1Department of Geophysical Sciences, University of Chicago, Chicago, IL, USA
2Lawrence Berkeley National Laboratory, Earth Sciences Division, Berkeley, CA, USA
3Carnegie Institution of Washington, Stanford, CA, USA
Received: 18 Feb 2011 – Discussion started: 13 Apr 2011
Abstract. This paper reexamines evidence for systematic errors in atmospheric transport models, in terms of the diagnostics used to infer vertical mixing rates from models and observations. Different diagnostics support different conclusions about transport model errors that could imply either stronger or weaker northern terrestrial carbon sinks. Conventional mixing diagnostics are compared to analyzed vertical mixing rates using data from the US Southern Great Plains Atmospheric Radiation Measurement Climate Research Facility, the CarbonTracker data assimilation system based on Transport Model version 5 (TM5), and atmospheric reanalyses. The results demonstrate that diagnostics based on boundary layer depth and vertical concentration gradients do not always indicate the vertical mixing strength. Vertical mixing rates are anti-correlated with boundary layer depth at some sites, diminishing in summer when the boundary layer is deepest. Boundary layer equilibrium concepts predict an inverse proportionality between CO2 vertical gradients and vertical mixing strength, such that previously reported discrepancies between observations and models most likely reflect overestimated as opposed to underestimated vertical mixing. However, errors in seasonal concentration gradients can also result from errors in modeled surface fluxes. This study proposes using the timescale for approach to boundary layer equilibrium to diagnose vertical mixing independently of seasonal surface fluxes, with applications to observations and model simulations of CO2 or other conserved boundary layer tracers with surface sources and sinks. Results indicate that frequently cited discrepancies between observations and inverse estimates do not provide sufficient proof of systematic errors in atmospheric transport models. Some previously hypothesized transport model biases, if found and corrected, could cause inverse estimates to further diverge from carbon inventory estimates of terrestrial sinks.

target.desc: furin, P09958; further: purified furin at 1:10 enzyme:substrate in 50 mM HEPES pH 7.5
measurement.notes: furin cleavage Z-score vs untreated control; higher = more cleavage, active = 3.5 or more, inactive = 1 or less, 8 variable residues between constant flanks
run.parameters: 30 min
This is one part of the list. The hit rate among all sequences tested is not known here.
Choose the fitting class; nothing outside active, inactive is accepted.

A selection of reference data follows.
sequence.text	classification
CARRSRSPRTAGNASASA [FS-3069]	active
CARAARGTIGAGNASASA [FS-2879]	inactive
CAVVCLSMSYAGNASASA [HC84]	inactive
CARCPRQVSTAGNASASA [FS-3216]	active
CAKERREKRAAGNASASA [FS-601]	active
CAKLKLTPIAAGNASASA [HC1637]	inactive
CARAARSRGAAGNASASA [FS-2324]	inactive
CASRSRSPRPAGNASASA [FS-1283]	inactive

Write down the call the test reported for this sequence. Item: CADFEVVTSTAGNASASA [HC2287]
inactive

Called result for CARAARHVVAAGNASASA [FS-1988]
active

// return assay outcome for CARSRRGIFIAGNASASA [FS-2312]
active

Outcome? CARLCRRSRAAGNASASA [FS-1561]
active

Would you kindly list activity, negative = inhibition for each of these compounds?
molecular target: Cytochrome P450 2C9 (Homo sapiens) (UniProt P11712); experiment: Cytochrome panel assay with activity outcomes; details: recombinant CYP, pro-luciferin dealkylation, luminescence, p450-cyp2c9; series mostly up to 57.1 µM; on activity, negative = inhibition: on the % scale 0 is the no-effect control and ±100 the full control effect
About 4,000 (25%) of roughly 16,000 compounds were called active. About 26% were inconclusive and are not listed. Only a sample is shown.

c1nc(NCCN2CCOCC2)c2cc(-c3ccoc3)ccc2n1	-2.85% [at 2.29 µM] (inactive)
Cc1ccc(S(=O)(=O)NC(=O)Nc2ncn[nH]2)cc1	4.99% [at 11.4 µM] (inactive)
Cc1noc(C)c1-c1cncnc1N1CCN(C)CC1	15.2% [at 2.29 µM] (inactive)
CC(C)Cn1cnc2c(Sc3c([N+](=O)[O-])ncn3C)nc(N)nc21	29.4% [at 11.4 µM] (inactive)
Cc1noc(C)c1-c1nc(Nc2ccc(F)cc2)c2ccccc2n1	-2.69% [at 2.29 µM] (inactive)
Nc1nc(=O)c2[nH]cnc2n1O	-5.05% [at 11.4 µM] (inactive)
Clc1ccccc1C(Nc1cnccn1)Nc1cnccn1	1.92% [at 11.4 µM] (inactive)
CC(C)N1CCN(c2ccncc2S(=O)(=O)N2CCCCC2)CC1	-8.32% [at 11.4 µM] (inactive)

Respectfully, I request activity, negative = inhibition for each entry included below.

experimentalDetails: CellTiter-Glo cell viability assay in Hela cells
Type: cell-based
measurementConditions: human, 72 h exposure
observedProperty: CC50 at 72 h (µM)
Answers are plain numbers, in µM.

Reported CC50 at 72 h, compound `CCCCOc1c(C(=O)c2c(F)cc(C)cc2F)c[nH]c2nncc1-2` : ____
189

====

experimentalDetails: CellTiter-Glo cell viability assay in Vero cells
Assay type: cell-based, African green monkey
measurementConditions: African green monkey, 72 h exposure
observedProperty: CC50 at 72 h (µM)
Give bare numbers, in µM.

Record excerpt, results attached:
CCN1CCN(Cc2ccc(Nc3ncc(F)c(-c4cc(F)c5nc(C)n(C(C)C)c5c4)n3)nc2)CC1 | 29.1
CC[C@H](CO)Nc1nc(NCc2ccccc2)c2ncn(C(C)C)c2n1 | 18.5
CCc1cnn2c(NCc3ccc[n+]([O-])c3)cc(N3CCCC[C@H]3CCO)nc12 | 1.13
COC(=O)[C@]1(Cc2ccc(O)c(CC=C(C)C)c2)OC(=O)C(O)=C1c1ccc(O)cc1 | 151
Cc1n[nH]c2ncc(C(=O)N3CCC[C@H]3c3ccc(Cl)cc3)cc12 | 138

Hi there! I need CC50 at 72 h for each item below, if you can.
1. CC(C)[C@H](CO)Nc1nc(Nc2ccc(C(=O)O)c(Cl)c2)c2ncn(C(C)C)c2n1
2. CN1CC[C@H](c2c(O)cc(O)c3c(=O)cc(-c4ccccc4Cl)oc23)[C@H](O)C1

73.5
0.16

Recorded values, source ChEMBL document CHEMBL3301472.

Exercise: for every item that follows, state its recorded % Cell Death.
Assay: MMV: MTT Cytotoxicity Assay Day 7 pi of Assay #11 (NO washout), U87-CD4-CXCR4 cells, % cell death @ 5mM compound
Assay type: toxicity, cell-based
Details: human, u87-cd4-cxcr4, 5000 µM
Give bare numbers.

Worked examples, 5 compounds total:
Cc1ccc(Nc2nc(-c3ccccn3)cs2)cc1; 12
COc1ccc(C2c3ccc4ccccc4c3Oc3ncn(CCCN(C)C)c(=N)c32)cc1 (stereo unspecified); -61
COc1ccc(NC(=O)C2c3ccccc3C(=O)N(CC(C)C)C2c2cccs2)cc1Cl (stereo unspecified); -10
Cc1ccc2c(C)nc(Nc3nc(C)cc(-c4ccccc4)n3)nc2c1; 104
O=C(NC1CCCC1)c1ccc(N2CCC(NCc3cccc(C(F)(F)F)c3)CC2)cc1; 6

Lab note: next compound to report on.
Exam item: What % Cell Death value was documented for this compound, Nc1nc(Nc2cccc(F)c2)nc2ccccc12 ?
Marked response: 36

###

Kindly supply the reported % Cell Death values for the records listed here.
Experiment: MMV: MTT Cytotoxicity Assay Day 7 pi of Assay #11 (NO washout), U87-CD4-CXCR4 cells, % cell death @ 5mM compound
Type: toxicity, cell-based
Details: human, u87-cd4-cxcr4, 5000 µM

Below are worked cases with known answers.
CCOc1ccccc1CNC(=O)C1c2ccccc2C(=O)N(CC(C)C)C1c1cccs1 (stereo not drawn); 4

Revised: 27 Aug 2011 – Accepted: 30 Aug 2011 – Published: 16 Sep 2011
Williams, I. N., Riley, W. J., Torn, M. S., Berry, J. A., and Biraud, S. C.: Using boundary layer equilibrium to reduce uncertainties in transport models and CO2 flux inversions, Atmos. Chem. Phys., 11, 9631-9641, doi:10.5194/acp-11-9631-2011, 2011.